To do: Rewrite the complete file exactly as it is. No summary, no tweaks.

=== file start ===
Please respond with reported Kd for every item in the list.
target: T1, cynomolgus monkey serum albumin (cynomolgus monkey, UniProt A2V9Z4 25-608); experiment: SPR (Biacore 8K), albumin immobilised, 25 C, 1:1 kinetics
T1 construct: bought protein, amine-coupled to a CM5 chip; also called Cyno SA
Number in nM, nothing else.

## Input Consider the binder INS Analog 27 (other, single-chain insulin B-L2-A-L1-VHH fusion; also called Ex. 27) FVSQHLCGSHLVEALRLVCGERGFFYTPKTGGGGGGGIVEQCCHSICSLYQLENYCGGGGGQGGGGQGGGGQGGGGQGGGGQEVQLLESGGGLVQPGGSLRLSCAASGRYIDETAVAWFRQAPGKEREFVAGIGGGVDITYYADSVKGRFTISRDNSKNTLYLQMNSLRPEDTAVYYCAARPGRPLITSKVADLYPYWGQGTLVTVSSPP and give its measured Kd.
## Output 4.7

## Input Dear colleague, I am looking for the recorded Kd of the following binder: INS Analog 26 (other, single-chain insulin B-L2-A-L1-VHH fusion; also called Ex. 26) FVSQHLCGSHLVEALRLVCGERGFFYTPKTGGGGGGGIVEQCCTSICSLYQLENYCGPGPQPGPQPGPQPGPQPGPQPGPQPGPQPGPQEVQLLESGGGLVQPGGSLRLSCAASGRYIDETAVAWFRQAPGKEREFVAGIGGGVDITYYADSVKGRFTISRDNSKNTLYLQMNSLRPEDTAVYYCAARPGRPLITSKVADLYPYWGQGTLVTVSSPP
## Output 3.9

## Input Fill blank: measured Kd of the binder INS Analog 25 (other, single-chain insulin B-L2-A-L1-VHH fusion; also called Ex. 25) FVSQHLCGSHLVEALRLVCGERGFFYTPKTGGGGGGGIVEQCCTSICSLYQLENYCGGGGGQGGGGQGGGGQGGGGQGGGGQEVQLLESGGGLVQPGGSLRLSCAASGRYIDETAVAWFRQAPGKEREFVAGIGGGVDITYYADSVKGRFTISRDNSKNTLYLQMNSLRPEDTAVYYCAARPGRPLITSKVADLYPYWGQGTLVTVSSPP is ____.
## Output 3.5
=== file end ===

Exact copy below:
Please respond with reported Kd for every item in the list.
target: T1, cynomolgus monkey serum albumin (cynomolgus monkey, UniProt A2V9Z4 25-608); experiment: SPR (Biacore 8K), albumin immobilised, 25 C, 1:1 kinetics
T1 construct: bought protein, amine-coupled to a CM5 chip; also called Cyno SA
Number in nM, nothing else.

## Input Consider the binder INS Analog 27 (other, single-chain insulin B-L2-A-L1-VHH fusion; also called Ex. 27) FVSQHLCGSHLVEALRLVCGERGFFYTPKTGGGGGGGIVEQCCHSICSLYQLENYCGGGGGQGGGGQGGGGQGGGGQGGGGQEVQLLESGGGLVQPGGSLRLSCAASGRYIDETAVAWFRQAPGKEREFVAGIGGGVDITYYADSVKGRFTISRDNSKNTLYLQMNSLRPEDTAVYYCAARPGRPLITSKVADLYPYWGQGTLVTVSSPP and give its measured Kd.
## Output 4.7

## Input Dear colleague, I am looking for the recorded Kd of the following binder: INS Analog 26 (other, single-chain insulin B-L2-A-L1-VHH fusion; also called Ex. 26) FVSQHLCGSHLVEALRLVCGERGFFYTPKTGGGGGGGIVEQCCTSICSLYQLENYCGPGPQPGPQPGPQPGPQPGPQPGPQPGPQPGPQEVQLLESGGGLVQPGGSLRLSCAASGRYIDETAVAWFRQAPGKEREFVAGIGGGVDITYYADSVKGRFTISRDNSKNTLYLQMNSLRPEDTAVYYCAARPGRPLITSKVADLYPYWGQGTLVTVSSPP
## Output 3.9

## Input Fill blank: measured Kd of the binder INS Analog 25 (other, single-chain insulin B-L2-A-L1-VHH fusion; also called Ex. 25) FVSQHLCGSHLVEALRLVCGERGFFYTPKTGGGGGGGIVEQCCTSICSLYQLENYCGGGGGQGGGGQGGGGQGGGGQGGGGQEVQLLESGGGLVQPGGSLRLSCAASGRYIDETAVAWFRQAPGKEREFVAGIGGGVDITYYADSVKGRFTISRDNSKNTLYLQMNSLRPEDTAVYYCAARPGRPLITSKVADLYPYWGQGTLVTVSSPP is ____.
## Output 3.5